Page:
Monday, Dec 05, 2022
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Kids Who Get High

Kids Who Get High

Substance abuse among children as young as 14 is fuelled by easy access. But there’s more to it than meets the eye.

Kids Who Get High Kids Who Get High

The availability of harmful drugs is a problem with a disproportionate impact on adolescents and presents significant challenges for schools seeking to safeguard students from the physical and psychological damage drug use can cause.  Drugs have penetrated in many well-known schools across the country and there are children who double up as peddlers to finance their addiction. “Many school kids who use drugs come to me for counselling sessions as that is the first step to recovery,” says Mumbai-based psychiatrist Dr Harish Shetty. “The most commonly used drug is cannabis as it is the cheapest. A 14-year-old boy was brought to me by his parents, who said he had once broken a glass door with his hand. He was a topper and was an excellent sportsperson. I got a urine test done. The parents were shocked on learning that their son was taking drugs. Kids are often spotted socialising with weed (cannabis) after a game of football and cricket. It is mainly the older kids who introduce the younger ones to this habit.”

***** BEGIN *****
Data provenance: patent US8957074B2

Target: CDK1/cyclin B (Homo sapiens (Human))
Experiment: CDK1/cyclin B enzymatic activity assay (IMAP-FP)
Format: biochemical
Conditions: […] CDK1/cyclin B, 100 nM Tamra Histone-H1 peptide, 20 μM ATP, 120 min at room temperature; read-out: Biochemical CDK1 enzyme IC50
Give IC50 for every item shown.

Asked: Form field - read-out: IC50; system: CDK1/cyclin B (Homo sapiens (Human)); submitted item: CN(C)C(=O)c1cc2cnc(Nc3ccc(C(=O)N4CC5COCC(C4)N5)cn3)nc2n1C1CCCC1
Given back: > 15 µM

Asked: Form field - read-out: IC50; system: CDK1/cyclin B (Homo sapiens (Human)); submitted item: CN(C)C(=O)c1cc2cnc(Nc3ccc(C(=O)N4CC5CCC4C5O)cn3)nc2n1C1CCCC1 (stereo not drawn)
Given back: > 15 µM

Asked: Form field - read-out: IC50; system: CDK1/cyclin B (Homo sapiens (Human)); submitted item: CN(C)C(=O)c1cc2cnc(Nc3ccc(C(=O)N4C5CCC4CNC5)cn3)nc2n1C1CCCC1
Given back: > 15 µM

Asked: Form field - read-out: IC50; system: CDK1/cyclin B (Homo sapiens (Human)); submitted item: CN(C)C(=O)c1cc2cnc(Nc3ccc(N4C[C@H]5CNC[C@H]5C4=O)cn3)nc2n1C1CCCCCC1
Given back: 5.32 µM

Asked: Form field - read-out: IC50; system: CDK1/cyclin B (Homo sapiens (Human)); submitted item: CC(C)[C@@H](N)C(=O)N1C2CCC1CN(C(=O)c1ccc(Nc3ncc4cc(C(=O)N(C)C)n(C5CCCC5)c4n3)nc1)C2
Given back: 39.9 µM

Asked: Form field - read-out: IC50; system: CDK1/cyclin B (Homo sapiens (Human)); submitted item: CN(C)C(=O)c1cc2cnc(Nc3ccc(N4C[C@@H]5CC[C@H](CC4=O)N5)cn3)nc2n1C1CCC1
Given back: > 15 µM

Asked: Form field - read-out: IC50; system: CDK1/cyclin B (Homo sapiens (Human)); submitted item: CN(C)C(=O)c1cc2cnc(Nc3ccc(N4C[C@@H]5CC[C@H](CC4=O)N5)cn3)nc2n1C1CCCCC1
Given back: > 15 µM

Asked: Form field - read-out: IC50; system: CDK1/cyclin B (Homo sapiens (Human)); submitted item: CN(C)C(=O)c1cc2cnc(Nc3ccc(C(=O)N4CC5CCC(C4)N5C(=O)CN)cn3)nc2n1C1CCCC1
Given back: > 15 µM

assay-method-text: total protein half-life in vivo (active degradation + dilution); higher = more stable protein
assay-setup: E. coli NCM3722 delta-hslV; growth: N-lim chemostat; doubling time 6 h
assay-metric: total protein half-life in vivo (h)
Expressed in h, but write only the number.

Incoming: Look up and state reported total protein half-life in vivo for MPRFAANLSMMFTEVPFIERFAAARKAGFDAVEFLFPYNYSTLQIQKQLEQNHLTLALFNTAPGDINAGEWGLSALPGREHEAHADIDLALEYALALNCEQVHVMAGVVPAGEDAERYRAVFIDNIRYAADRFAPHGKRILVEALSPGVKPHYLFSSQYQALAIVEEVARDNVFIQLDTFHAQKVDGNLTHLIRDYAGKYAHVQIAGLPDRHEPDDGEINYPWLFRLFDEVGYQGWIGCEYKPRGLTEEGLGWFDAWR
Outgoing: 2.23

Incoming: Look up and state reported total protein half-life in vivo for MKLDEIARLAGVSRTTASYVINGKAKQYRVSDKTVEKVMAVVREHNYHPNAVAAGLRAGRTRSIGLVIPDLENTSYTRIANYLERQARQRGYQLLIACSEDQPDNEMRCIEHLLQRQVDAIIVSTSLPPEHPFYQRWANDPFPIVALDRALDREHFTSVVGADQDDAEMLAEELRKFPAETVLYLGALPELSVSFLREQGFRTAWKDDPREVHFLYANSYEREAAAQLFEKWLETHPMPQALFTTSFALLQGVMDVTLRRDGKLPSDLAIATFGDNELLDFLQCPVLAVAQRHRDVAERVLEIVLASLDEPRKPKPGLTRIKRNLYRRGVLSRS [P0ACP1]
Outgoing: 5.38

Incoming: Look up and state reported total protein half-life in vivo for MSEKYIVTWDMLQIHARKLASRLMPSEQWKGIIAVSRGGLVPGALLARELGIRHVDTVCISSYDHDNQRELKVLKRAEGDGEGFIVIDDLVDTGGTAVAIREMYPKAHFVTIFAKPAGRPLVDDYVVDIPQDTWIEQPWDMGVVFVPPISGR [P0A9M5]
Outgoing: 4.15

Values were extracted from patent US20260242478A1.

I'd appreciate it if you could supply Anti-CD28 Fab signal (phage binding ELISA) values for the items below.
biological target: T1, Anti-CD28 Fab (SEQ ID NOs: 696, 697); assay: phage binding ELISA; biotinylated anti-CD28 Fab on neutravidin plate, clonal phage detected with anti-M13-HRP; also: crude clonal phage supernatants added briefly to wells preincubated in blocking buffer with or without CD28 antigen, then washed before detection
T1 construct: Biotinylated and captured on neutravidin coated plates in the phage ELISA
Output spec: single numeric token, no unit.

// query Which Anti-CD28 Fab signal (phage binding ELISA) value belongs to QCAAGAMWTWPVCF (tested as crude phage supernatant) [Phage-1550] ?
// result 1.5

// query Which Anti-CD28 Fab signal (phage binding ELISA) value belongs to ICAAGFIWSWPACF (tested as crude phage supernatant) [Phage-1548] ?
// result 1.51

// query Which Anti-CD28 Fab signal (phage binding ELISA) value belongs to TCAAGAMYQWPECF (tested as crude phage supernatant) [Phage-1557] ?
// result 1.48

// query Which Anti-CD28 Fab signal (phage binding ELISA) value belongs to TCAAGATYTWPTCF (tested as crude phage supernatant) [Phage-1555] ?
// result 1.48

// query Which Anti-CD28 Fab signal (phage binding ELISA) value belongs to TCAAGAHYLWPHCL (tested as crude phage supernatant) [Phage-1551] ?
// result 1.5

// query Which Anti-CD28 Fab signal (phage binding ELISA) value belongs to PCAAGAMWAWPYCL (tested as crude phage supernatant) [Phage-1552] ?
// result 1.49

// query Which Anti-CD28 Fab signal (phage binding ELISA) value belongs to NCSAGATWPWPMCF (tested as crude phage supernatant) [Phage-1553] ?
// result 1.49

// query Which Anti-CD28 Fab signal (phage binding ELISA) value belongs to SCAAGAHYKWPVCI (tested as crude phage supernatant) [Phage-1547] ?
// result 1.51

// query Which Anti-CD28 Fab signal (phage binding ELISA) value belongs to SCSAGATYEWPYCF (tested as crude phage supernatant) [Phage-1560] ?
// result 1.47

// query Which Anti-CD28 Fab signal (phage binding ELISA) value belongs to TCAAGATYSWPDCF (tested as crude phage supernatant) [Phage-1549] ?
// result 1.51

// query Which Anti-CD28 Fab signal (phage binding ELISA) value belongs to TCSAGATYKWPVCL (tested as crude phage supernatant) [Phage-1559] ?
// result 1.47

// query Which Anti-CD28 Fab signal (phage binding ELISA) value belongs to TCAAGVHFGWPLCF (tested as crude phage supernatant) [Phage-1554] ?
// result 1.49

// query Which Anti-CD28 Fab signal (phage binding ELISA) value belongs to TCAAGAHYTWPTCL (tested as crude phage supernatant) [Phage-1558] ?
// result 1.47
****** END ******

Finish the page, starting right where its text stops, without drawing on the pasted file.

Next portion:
Alka Kapur, principal of Modern Public School in Delhi’s Shalimar Bagh, says: “We depute teachers around the school premises during arrival and ­dispersal timings of children, to keep an eye on strangers who might be drug peddlers.” According to Mumbai-based psychologist Seema Hingorrany, kids from dysfunctional and broken families have a “tendency to get addicted to drugs because they feel drugs can numb them to pain and give them entry into a ‘cool’ peer group”. “They eventually get addicted to it. Awareness on the ­harmful effects of these drugs is important for our teenagers and we need to tell them what drugs do to their body and mind,” she adds.

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